Rop Analysis II
Author: David Zimmer
Date: 02.23.13 - 10:01pm
Here is another quick post on ROP analysis.
I didnt really know the best place to begin, so I started where I could.
First I built a quick app that would scan a directory for dlls and load the sections and map the virtual addresses each covered. It also scanned the import table of each dll and built a list of IAT addresses and what they corresponded to. I also added some other stuff to the IAT marker list to include scans of some known gadget addresses and their comments from various public exploits to help identify ROP start offsets.
So with the base info built, I took a rop exploit (MD5: 805538FF200EC714A735EF3BC1FFF1F0) got the shellcode, and extracted the ROP portion into a seperate file for simplicity. One problem is not knowing what alignment the ROP part starts on, so the app will also allow you to specify the start offset. When you scan the file, it will dump it to 32bit numbers and if any of the known markers are found, or if the addresses fit within the sections loaded, then you know you have the right alignment. (1-3 tries required max).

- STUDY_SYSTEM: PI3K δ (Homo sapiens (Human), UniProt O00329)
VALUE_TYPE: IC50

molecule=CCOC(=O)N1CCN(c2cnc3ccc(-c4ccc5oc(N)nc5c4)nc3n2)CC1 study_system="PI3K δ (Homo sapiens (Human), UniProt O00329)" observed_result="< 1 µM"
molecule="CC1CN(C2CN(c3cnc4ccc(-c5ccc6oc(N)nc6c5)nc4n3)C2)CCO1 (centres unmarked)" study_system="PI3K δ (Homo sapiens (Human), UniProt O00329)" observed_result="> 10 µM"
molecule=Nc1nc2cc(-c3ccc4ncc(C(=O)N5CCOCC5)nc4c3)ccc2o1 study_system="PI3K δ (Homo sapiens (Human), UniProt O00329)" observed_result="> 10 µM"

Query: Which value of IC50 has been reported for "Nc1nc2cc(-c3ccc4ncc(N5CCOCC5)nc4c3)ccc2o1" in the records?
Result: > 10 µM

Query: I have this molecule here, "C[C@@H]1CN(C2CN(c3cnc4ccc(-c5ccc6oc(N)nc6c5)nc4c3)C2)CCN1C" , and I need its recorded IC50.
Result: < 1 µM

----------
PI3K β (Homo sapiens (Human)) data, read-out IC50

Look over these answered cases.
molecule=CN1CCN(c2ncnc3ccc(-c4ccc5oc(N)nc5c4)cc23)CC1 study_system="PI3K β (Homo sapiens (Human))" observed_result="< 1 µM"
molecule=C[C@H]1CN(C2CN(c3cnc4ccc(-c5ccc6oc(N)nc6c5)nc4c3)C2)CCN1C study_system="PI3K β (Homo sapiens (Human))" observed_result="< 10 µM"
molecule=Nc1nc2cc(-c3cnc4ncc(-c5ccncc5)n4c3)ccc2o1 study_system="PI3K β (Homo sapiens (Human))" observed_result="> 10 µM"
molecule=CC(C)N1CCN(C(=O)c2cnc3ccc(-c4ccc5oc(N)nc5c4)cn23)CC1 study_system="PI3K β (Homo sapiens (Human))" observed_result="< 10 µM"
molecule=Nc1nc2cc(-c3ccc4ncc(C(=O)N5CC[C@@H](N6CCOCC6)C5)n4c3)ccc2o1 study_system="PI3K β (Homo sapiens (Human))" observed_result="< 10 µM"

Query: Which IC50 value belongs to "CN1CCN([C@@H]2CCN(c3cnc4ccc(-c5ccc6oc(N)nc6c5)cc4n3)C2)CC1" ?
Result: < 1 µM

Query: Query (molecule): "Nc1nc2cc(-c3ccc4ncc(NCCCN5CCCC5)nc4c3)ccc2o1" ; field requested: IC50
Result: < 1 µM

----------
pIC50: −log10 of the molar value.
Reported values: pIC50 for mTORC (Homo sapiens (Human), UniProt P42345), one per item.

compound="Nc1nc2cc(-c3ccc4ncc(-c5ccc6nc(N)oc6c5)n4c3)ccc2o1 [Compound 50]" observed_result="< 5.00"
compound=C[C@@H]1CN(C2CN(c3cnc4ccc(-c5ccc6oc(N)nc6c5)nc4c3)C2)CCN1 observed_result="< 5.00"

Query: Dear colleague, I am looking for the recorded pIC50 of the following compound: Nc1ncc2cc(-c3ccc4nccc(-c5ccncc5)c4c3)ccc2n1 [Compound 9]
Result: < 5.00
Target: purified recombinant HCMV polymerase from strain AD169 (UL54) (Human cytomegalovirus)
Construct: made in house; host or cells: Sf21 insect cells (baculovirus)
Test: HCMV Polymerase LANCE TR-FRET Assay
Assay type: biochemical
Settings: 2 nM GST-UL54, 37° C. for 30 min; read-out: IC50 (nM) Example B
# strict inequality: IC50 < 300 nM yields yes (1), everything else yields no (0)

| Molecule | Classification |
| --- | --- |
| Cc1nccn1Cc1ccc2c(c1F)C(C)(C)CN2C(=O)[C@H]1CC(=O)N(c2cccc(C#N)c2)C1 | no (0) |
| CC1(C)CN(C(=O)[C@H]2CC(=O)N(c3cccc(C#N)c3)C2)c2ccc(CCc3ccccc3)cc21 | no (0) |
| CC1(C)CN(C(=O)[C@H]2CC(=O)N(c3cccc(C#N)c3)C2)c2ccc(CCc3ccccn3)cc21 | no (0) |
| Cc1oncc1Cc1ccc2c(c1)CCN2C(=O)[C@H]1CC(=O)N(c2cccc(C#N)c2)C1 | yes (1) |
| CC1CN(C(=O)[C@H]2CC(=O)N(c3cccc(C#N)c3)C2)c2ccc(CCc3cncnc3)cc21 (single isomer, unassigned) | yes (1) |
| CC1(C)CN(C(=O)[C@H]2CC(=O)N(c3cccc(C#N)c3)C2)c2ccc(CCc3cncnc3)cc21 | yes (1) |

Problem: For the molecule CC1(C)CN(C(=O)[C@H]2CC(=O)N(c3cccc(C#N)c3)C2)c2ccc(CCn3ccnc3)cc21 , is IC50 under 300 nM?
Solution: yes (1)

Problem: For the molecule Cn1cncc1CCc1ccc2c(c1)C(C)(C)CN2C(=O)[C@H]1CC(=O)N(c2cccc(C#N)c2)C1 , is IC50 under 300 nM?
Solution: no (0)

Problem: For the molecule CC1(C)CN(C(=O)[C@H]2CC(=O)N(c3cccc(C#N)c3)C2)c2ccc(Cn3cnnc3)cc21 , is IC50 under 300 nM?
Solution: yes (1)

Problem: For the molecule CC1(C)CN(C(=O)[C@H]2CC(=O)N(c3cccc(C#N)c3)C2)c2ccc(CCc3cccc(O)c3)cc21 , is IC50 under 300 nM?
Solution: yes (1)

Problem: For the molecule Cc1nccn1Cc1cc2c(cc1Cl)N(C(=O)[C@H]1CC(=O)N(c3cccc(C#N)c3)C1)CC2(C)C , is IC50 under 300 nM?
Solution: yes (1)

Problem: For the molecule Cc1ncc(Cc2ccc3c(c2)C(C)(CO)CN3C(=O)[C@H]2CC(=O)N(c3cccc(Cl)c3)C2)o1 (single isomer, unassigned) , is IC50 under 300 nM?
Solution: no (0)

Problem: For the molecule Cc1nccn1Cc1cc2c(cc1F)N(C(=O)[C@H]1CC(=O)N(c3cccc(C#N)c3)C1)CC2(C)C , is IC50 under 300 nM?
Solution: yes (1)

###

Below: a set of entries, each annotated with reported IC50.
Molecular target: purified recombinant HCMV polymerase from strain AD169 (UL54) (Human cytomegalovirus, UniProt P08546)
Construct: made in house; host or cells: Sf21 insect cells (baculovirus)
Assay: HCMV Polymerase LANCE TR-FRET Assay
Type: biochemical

If the address is found to be within an executable section of a loaded dll, then we disassemble the address and extract the opcodes and disasm up until a terminating instruction is encountered.
Once all of the data is collected, then you can have the interface generate a scdbg .scmd file which will poke the utilized opcodes into memory at the necessary addresses, and set the start offset to the entry you specify.
You can download sample files and output here At first wasnt sure what was going on, but a little googling revealed that this sample is using a NtAccessCheckAndAuditAlarm egg hunter
Test 2 successful. Next comes a full rop only shellcode test and possibly adding a handler for int 0x2e to scdbg. Note: if you want to record all of the register values at every instruction, edit the scmd file and set verbosity to two (eg. -vv) I have uploaded the test tool shown above so I dont lose it.